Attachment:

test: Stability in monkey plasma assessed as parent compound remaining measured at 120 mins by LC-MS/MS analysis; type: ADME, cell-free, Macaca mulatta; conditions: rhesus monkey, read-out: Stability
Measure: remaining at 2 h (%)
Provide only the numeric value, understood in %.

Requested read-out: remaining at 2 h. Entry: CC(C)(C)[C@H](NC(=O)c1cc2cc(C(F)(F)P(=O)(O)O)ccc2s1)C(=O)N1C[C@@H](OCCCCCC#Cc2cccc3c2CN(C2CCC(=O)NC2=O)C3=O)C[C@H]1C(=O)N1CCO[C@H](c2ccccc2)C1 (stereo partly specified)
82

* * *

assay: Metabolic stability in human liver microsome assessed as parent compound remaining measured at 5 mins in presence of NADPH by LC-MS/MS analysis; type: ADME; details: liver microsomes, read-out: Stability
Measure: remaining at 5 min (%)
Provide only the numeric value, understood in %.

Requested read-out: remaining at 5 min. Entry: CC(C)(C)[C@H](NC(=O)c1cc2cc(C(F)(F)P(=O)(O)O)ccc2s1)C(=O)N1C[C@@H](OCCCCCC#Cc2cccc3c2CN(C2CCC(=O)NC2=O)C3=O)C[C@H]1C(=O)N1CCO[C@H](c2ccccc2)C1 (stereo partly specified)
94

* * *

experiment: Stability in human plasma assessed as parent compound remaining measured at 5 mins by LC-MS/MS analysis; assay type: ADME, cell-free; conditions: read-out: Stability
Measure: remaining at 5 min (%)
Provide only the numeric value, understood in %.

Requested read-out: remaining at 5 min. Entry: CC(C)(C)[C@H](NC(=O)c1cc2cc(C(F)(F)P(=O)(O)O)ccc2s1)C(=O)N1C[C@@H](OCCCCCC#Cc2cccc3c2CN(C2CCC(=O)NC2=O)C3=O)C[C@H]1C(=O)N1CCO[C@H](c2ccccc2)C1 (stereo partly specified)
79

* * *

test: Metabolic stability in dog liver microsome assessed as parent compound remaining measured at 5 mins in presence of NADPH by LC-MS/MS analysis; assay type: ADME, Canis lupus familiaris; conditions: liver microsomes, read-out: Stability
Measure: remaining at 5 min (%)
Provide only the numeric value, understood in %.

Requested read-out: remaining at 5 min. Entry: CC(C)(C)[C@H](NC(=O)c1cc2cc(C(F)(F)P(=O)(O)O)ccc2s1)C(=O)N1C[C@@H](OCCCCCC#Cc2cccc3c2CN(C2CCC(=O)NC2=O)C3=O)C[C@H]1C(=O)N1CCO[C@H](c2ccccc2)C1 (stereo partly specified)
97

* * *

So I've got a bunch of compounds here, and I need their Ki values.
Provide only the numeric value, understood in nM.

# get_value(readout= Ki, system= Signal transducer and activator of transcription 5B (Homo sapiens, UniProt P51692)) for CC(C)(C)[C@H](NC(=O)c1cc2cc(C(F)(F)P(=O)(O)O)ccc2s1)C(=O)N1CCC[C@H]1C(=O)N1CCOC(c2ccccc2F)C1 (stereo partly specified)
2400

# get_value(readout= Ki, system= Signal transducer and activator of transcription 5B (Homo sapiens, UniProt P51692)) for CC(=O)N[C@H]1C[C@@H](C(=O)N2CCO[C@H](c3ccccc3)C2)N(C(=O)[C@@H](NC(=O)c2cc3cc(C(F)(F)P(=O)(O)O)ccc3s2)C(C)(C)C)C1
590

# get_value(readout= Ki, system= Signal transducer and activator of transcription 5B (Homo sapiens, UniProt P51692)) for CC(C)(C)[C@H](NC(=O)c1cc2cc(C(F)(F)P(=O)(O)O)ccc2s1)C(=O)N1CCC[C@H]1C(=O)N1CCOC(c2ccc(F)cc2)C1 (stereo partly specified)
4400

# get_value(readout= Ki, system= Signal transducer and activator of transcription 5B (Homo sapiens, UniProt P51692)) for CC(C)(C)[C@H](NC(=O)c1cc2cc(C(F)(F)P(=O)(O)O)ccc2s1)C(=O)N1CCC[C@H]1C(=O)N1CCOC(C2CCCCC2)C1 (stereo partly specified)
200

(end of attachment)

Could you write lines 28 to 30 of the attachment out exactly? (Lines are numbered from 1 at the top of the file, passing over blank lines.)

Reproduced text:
2400

# get_value(readout= Ki, system= Signal transducer and activator of transcription 5B (Homo sapiens, UniProt P51692)) for CC(=O)N[C@H]1C[C@@H](C(=O)N2CCO[C@H](c3ccccc3)C2)N(C(=O)[C@@H](NC(=O)c2cc3cc(C(F)(F)P(=O)(O)O)ccc3s2)C(C)(C)C)C1
590